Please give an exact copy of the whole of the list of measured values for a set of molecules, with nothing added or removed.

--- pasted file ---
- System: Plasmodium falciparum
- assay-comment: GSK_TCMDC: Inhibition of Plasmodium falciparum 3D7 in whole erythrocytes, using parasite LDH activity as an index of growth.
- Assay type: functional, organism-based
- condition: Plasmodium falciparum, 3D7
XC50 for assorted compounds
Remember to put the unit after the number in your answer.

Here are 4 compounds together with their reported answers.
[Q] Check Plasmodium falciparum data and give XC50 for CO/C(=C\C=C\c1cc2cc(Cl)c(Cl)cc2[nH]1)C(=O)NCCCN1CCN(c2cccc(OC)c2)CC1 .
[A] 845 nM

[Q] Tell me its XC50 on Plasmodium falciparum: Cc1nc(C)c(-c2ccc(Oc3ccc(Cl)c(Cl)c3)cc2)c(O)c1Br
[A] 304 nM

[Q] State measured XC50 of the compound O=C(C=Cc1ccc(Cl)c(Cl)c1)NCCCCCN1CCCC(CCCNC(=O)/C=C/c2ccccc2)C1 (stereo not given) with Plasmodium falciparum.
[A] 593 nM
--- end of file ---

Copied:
- System: Plasmodium falciparum
- assay-comment: GSK_TCMDC: Inhibition of Plasmodium falciparum 3D7 in whole erythrocytes, using parasite LDH activity as an index of growth.
- Assay type: functional, organism-based
- condition: Plasmodium falciparum, 3D7
XC50 for assorted compounds
Remember to put the unit after the number in your answer.

Here are 4 compounds together with their reported answers.
[Q] Check Plasmodium falciparum data and give XC50 for CO/C(=C\C=C\c1cc2cc(Cl)c(Cl)cc2[nH]1)C(=O)NCCCN1CCN(c2cccc(OC)c2)CC1 .
[A] 845 nM

[Q] Tell me its XC50 on Plasmodium falciparum: Cc1nc(C)c(-c2ccc(Oc3ccc(Cl)c(Cl)c3)cc2)c(O)c1Br
[A] 304 nM

[Q] State measured XC50 of the compound O=C(C=Cc1ccc(Cl)c(Cl)c1)NCCCCCN1CCCC(CCCNC(=O)/C=C/c2ccccc2)C1 (stereo not given) with Plasmodium falciparum.
[A] 593 nM